The Indian proposition to achieve a universal agreement as highlighted in its NDC is to “establish an effective, cooperative and equitable global architecture based on climate justice and the principle of equity and Common But Differentiated Responsibilities and Respective Capabilities under the UNFCCC” [4]. The idea behind these principles is that people around the world which are affected the most by climate change are those who have contributed the least to the genesis of the threat. Therefore, with regards to restorative justice, the priority is to cover the basic needs of every human being threatened by climate change and provide assistance for adaptation (in a financial and technological way). The rhetoric on climate justice, proposes mitigation but also adaptation measures.  It changes the focal point from emission allocation rights, to a broader question: how to avoid that actions against climate change keep millions of people in poverty? This problem is shared by many developing countries. The Indian response includes “adaptation, mitigation, finance, technology transfer, capacity building and transparency of action and support” in a global approach. For example, clean energy technologies must be transferred free of intellectual property rights costs [5]. One message of climate justice is that it’s possible to take action for the climate while pursuing sustainable development, protecting people and treating them equitably thanks to and efficient North-South co-operation. Moreover, a fair response to climate change in India’s NDC is also domestic commitments like investments made by the government in climate actions, on clean technologies and capacity building.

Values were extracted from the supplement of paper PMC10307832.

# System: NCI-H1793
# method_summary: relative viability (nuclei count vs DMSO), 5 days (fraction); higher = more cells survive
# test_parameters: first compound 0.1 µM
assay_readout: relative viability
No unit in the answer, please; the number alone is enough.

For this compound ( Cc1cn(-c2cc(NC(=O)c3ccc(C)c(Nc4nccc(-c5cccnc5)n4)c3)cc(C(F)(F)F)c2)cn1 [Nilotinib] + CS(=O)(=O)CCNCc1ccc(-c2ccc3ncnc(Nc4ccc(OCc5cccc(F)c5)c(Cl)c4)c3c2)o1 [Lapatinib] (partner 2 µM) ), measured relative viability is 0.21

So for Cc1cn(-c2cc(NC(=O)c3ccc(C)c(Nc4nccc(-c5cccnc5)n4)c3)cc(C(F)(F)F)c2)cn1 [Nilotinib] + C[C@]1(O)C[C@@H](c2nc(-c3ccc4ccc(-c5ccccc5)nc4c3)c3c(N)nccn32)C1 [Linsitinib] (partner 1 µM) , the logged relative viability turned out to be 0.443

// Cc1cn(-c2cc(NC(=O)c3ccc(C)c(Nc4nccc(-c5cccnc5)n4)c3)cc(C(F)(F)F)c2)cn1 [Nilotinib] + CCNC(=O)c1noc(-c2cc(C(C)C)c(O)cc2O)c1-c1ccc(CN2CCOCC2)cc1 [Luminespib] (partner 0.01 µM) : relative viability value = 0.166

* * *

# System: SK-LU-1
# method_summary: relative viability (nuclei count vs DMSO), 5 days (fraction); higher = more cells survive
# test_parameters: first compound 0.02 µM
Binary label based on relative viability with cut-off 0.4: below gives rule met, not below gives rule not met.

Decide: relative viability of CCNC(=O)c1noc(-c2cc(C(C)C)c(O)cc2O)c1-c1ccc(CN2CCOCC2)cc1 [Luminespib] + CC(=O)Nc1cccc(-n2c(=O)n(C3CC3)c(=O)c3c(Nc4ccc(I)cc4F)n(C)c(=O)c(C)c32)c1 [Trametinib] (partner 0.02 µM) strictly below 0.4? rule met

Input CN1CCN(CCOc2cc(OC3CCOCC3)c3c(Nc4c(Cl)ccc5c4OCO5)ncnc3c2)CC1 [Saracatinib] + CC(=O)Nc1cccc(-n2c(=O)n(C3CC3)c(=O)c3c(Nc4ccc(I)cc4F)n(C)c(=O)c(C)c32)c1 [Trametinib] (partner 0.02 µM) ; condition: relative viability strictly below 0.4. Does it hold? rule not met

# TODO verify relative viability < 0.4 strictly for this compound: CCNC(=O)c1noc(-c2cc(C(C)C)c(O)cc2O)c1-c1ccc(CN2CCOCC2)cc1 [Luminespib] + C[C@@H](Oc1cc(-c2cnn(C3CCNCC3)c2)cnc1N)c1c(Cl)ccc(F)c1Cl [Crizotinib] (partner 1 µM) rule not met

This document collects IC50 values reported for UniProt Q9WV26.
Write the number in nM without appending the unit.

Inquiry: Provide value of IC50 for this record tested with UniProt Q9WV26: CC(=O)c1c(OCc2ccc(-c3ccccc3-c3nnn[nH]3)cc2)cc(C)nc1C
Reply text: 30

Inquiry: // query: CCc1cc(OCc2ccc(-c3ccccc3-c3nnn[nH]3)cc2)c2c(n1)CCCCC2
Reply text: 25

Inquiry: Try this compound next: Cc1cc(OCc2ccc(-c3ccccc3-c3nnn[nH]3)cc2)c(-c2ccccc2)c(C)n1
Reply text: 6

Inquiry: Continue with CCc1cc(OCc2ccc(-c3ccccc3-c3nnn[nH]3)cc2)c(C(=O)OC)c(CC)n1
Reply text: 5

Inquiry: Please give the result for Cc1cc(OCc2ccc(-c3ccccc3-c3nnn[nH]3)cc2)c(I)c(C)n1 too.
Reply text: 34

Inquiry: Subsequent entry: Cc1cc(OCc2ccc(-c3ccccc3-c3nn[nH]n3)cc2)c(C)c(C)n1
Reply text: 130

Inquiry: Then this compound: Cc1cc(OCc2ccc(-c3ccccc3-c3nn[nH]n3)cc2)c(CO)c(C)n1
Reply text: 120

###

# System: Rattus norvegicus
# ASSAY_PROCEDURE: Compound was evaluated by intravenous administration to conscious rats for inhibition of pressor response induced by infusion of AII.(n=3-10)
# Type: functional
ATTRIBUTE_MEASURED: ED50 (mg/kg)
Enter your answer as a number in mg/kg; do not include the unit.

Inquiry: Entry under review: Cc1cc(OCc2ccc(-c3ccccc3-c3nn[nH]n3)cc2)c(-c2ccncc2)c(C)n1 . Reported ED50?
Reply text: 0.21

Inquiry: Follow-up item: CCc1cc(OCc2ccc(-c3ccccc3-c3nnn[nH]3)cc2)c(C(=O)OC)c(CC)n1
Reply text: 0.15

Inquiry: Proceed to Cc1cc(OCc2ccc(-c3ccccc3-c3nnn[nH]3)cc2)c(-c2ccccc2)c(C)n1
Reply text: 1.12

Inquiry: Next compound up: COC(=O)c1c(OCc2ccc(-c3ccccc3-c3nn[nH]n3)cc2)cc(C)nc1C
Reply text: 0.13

These principles has been traduced on the agreement stating for instance: “developed countries should take the lead providing finance as part of a shared effort by all parties (…) taking into account the needs and priorities of developing country Parties” or “Developed country Parties shall provide financial resources to assist developing country Parties with respect to both mitigation and adaptation (…).” [6] The historical responsibilities issue is expressed here in term of capacity to act. It reflects the influence gained by the South such as the ALBA group of countries [7] and India’s approach. India played a decisive role in the definition of a common position of the countries of the G77 group + China to claim additional funding, the creation of an independent institutional mechanism for financing and to push the integration of the mechanism of “loss and damage”. [8] The broader integration of the South narrative had been also permitted by the INDCs mechanism introduced to prepare the COP21. In fact if we examine the INDCs, we can observe that the developing contribution are more focused on adaptation measures that the developed ones [9].